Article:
It's now the same word that's made it to My List of Irksome Things (and People). Especially when it has fee tagged to it.

So if I go book a movie ticket online, I'm shelling out an additional amount - a percentage of the ticket cost - towards convenience fee. Note that:
- Low to no cost involved for the theatre in terms of having people man ticketing counters
- Low infrastructure cost (no fancy counters/ signboards/ thingummies)
- The time people spend queuing up to buy tickets, they probably now spend at the food counters
- That translates to more revenue - because if you book online, you get food combos (which are not free, are they?)

I see theatres singing their way conveniently to the bank. As for me, yes, I didn't have to make a trip out to book my tickets. And yes, I didn't have to stand in line. But then, doesn't it work both ways? If it's oh-so-convenient for all concerned, split the goodies, I say!

Until then, is anyone headed to book tickets anyway, and can get mine too?

PS: Related airline rant coming up shortly.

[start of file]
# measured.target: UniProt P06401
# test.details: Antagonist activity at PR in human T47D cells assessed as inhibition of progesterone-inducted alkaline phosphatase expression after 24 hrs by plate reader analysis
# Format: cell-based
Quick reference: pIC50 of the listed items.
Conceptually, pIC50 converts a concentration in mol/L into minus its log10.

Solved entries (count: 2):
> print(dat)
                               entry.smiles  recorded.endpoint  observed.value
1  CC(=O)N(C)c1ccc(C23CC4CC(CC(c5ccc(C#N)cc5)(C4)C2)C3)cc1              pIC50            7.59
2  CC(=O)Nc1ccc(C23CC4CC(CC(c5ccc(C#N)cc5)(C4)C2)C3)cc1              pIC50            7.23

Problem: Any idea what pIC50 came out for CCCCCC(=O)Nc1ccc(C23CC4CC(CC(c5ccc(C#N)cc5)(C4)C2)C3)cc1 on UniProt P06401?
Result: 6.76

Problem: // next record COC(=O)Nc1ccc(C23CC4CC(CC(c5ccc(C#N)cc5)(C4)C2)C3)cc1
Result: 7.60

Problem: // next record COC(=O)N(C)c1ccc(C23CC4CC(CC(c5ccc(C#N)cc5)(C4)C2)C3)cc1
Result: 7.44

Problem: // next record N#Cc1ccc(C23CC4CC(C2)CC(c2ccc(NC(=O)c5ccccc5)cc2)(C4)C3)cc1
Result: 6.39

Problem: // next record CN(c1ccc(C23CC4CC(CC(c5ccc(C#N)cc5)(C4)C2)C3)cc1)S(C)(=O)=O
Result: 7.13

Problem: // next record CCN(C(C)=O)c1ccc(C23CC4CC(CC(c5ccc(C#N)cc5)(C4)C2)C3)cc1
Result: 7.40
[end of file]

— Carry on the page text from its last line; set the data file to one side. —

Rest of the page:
Friday, 22 March 2013


Have never understood this one. Maybe it's just me, but could you help?

See, if I had to pay for it (the gift), it wouldn't be a gift in the first place, would it? And hence the 'free' is redundant. I know there are more such oxymorons out there, but this one somehow irks me a fair bit. One reason is, it's always visible - electronics stores that have sales! discounts! free gifts! Clothes that scream the same - buy one and get the other at half price. (And also a free gift.)

Which by the way, most of the time happens to be something entirely useless or even if it can be deemed useful (by a verrrrry long stretch of the imagination), it's not for me.